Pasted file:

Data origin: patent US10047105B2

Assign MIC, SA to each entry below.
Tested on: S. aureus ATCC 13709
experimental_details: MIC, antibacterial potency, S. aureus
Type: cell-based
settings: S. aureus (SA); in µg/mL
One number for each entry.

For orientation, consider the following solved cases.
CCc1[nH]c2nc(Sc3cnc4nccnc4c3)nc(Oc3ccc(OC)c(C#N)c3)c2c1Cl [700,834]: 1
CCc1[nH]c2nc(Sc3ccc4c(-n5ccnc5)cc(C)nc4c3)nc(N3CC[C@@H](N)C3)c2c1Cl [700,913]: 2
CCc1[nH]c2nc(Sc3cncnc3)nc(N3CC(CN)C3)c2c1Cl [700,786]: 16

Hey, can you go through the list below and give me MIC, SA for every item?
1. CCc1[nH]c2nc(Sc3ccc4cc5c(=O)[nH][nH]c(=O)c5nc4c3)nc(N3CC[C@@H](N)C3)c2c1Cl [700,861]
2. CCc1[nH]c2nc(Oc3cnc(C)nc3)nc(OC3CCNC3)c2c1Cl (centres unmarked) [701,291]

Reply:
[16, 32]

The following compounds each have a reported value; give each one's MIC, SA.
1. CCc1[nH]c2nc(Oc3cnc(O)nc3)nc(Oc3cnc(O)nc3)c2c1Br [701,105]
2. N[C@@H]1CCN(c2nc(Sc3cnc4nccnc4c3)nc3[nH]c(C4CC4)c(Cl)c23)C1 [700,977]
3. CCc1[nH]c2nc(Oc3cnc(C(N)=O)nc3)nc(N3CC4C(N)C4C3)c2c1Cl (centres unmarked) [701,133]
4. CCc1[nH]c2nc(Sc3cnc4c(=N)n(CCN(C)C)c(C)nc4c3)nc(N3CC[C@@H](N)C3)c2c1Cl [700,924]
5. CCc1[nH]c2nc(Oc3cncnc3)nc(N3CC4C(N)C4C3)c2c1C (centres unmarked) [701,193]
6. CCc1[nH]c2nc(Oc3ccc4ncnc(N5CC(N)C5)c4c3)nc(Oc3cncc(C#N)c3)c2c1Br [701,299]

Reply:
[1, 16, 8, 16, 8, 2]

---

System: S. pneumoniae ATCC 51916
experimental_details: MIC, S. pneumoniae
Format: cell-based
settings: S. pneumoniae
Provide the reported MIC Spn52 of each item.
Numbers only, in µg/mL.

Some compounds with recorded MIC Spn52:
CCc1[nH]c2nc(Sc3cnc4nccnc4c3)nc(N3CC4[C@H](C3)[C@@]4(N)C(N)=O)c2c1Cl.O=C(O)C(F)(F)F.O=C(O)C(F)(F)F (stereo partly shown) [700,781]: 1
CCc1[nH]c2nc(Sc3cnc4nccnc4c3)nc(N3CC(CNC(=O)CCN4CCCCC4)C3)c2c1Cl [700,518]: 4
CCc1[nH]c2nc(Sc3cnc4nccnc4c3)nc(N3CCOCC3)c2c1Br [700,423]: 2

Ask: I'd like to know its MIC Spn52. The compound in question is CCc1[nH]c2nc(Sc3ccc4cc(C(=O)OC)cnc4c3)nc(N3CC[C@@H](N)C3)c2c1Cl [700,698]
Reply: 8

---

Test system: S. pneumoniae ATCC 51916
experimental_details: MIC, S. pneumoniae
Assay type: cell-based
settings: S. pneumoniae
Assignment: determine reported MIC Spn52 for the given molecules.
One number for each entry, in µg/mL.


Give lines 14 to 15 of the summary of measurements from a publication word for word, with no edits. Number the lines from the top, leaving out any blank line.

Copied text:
2. CCc1[nH]c2nc(Oc3cnc(C)nc3)nc(OC3CCNC3)c2c1Cl (centres unmarked) [701,291]

Reply: